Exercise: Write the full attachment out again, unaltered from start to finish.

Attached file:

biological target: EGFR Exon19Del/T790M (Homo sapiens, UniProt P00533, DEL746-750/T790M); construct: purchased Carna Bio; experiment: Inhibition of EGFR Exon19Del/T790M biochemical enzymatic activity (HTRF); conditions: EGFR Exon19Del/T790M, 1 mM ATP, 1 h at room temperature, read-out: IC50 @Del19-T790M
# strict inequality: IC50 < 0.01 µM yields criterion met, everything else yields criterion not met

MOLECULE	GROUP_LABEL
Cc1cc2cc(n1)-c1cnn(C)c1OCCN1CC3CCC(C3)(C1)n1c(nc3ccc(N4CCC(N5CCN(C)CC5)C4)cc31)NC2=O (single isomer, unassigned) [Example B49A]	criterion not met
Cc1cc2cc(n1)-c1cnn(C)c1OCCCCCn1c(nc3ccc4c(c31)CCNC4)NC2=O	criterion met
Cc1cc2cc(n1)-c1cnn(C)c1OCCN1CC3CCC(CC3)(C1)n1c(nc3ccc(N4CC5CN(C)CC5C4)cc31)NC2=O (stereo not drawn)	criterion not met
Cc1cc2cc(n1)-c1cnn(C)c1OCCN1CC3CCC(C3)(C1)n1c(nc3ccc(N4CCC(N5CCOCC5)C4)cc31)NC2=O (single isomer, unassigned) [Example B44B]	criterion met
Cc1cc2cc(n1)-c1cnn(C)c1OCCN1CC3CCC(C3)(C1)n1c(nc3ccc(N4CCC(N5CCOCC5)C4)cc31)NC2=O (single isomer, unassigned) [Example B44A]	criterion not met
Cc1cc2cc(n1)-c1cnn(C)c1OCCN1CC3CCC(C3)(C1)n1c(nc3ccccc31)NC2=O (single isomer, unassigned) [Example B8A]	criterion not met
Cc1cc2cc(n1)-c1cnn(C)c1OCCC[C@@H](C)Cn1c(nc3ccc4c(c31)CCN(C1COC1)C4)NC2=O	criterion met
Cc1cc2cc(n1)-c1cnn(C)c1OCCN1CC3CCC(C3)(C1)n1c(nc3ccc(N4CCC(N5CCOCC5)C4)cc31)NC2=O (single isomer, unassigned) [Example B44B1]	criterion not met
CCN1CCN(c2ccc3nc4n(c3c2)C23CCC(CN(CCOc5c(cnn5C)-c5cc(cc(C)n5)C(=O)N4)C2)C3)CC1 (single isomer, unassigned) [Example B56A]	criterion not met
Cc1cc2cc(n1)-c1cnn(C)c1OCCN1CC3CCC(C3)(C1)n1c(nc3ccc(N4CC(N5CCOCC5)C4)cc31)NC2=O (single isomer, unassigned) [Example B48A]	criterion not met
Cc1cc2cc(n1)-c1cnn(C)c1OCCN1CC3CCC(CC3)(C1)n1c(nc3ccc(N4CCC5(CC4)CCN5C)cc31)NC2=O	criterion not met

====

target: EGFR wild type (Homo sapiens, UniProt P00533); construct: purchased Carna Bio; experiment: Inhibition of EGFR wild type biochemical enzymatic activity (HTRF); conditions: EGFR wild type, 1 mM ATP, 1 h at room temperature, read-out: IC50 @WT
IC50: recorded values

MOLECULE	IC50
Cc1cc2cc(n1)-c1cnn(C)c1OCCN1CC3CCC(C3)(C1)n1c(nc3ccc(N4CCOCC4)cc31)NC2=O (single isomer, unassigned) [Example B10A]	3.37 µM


biological target: EGFR Exon19Del/T790M (Homo sapiens, UniProt P00533, DEL746-750/T790M); construct: purchased Carna Bio; experiment: Inhibition of EGFR Exon19Del/T790M biochemical enzymatic activity (HTRF); conditions: EGFR Exon19Del/T790M, 1 mM ATP, 1 h at room temperature, read-out: IC50 @Del19-T790M
# strict inequality: IC50 < 0.01 µM yields criterion met, everything else yields criterion not met

MOLECULE	GROUP_LABEL
Cc1cc2cc(n1)-c1cnn(C)c1OCCN1CC3CCC(C3)(C1)n1c(nc3ccc(N4CCC(N5CCN(C)CC5)C4)cc31)NC2=O (single isomer, unassigned) [Example B49A]	criterion not met
Cc1cc2cc(n1)-c1cnn(C)c1OCCCCCn1c(nc3ccc4c(c31)CCNC4)NC2=O	criterion met
Cc1cc2cc(n1)-c1cnn(C)c1OCCN1CC3CCC(CC3)(C1)n1c(nc3ccc(N4CC5CN(C)CC5C4)cc31)NC2=O (stereo not drawn)	criterion not met
Cc1cc2cc(n1)-c1cnn(C)c1OCCN1CC3CCC(C3)(C1)n1c(nc3ccc(N4CCC(N5CCOCC5)C4)cc31)NC2=O (single isomer, unassigned) [Example B44B]	criterion met
Cc1cc2cc(n1)-c1cnn(C)c1OCCN1CC3CCC(C3)(C1)n1c(nc3ccc(N4CCC(N5CCOCC5)C4)cc31)NC2=O (single isomer, unassigned) [Example B44A]	criterion not met
Cc1cc2cc(n1)-c1cnn(C)c1OCCN1CC3CCC(C3)(C1)n1c(nc3ccccc31)NC2=O (single isomer, unassigned) [Example B8A]	criterion not met
Cc1cc2cc(n1)-c1cnn(C)c1OCCC[C@@H](C)Cn1c(nc3ccc4c(c31)CCN(C1COC1)C4)NC2=O	criterion met
Cc1cc2cc(n1)-c1cnn(C)c1OCCN1CC3CCC(C3)(C1)n1c(nc3ccc(N4CCC(N5CCOCC5)C4)cc31)NC2=O (single isomer, unassigned) [Example B44B1]	criterion not met
CCN1CCN(c2ccc3nc4n(c3c2)C23CCC(CN(CCOc5c(cnn5C)-c5cc(cc(C)n5)C(=O)N4)C2)C3)CC1 (single isomer, unassigned) [Example B56A]	criterion not met
Cc1cc2cc(n1)-c1cnn(C)c1OCCN1CC3CCC(C3)(C1)n1c(nc3ccc(N4CC(N5CCOCC5)C4)cc31)NC2=O (single isomer, unassigned) [Example B48A]	criterion not met
Cc1cc2cc(n1)-c1cnn(C)c1OCCN1CC3CCC(CC3)(C1)n1c(nc3ccc(N4CCC5(CC4)CCN5C)cc31)NC2=O	criterion not met

====

target: EGFR wild type (Homo sapiens, UniProt P00533); construct: purchased Carna Bio; experiment: Inhibition of EGFR wild type biochemical enzymatic activity (HTRF); conditions: EGFR wild type, 1 mM ATP, 1 h at room temperature, read-out: IC50 @WT
IC50: recorded values

MOLECULE	IC50
Cc1cc2cc(n1)-c1cnn(C)c1OCCN1CC3CCC(C3)(C1)n1c(nc3ccc(N4CCOCC4)cc31)NC2=O (single isomer, unassigned) [Example B10A]	3.37 µM